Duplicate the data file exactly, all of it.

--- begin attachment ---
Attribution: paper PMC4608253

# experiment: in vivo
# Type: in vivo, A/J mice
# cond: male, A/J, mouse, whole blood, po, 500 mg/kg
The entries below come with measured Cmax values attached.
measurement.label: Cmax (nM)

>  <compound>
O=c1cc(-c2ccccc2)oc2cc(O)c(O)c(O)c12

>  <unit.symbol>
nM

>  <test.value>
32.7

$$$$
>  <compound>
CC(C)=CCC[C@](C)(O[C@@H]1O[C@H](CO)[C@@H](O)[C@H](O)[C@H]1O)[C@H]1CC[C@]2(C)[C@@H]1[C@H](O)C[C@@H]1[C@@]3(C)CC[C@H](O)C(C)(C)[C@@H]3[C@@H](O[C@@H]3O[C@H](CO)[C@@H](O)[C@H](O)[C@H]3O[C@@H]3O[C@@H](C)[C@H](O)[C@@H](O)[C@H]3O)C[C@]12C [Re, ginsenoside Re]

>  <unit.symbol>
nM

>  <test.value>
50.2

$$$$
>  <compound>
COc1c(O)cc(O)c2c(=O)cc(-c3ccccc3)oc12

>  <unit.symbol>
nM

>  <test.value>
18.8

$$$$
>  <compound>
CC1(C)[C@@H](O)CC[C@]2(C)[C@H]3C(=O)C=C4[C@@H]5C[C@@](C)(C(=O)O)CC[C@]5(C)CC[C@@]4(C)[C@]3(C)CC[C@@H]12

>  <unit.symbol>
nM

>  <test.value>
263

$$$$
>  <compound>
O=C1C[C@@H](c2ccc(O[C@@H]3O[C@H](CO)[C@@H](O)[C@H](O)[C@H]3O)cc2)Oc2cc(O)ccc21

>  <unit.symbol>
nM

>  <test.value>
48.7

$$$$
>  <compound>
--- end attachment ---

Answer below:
Attribution: paper PMC4608253

# experiment: in vivo
# Type: in vivo, A/J mice
# cond: male, A/J, mouse, whole blood, po, 500 mg/kg
The entries below come with measured Cmax values attached.
measurement.label: Cmax (nM)

>  <compound>
O=c1cc(-c2ccccc2)oc2cc(O)c(O)c(O)c12

>  <unit.symbol>
nM

>  <test.value>
32.7

$$$$
>  <compound>
CC(C)=CCC[C@](C)(O[C@@H]1O[C@H](CO)[C@@H](O)[C@H](O)[C@H]1O)[C@H]1CC[C@]2(C)[C@@H]1[C@H](O)C[C@@H]1[C@@]3(C)CC[C@H](O)C(C)(C)[C@@H]3[C@@H](O[C@@H]3O[C@H](CO)[C@@H](O)[C@H](O)[C@H]3O[C@@H]3O[C@@H](C)[C@H](O)[C@@H](O)[C@H]3O)C[C@]12C [Re, ginsenoside Re]

>  <unit.symbol>
nM

>  <test.value>
50.2

$$$$
>  <compound>
COc1c(O)cc(O)c2c(=O)cc(-c3ccccc3)oc12

>  <unit.symbol>
nM

>  <test.value>
18.8

$$$$
>  <compound>
CC1(C)[C@@H](O)CC[C@]2(C)[C@H]3C(=O)C=C4[C@@H]5C[C@@](C)(C(=O)O)CC[C@]5(C)CC[C@@]4(C)[C@]3(C)CC[C@@H]12

>  <unit.symbol>
nM

>  <test.value>
263

$$$$
>  <compound>
O=C1C[C@@H](c2ccc(O[C@@H]3O[C@H](CO)[C@@H](O)[C@H](O)[C@H]3O)cc2)Oc2cc(O)ccc21

>  <unit.symbol>
nM

>  <test.value>
48.7

$$$$
>  <compound>